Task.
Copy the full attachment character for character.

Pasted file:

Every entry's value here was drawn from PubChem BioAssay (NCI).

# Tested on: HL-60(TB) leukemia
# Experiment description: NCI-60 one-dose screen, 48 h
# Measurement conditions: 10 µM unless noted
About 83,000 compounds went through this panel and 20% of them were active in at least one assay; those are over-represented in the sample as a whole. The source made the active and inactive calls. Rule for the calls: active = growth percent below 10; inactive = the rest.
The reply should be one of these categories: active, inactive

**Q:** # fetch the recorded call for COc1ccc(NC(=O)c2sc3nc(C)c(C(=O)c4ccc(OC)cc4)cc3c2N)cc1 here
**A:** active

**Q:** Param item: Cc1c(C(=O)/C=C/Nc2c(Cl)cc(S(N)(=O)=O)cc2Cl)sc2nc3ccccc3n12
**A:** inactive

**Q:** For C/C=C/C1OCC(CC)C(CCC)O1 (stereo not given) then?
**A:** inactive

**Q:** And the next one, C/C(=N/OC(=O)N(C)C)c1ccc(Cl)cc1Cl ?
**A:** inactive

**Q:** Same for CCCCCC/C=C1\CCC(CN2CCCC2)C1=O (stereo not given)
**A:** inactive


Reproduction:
Every entry's value here was drawn from PubChem BioAssay (NCI).

# Tested on: HL-60(TB) leukemia
# Experiment description: NCI-60 one-dose screen, 48 h
# Measurement conditions: 10 µM unless noted
About 83,000 compounds went through this panel and 20% of them were active in at least one assay; those are over-represented in the sample as a whole. The source made the active and inactive calls. Rule for the calls: active = growth percent below 10; inactive = the rest.
The reply should be one of these categories: active, inactive

**Q:** # fetch the recorded call for COc1ccc(NC(=O)c2sc3nc(C)c(C(=O)c4ccc(OC)cc4)cc3c2N)cc1 here
**A:** active

**Q:** Param item: Cc1c(C(=O)/C=C/Nc2c(Cl)cc(S(N)(=O)=O)cc2Cl)sc2nc3ccccc3n12
**A:** inactive

**Q:** For C/C=C/C1OCC(CC)C(CCC)O1 (stereo not given) then?
**A:** inactive

**Q:** And the next one, C/C(=N/OC(=O)N(C)C)c1ccc(Cl)cc1Cl ?
**A:** inactive

**Q:** Same for CCCCCC/C=C1\CCC(CN2CCCC2)C1=O (stereo not given)
**A:** inactive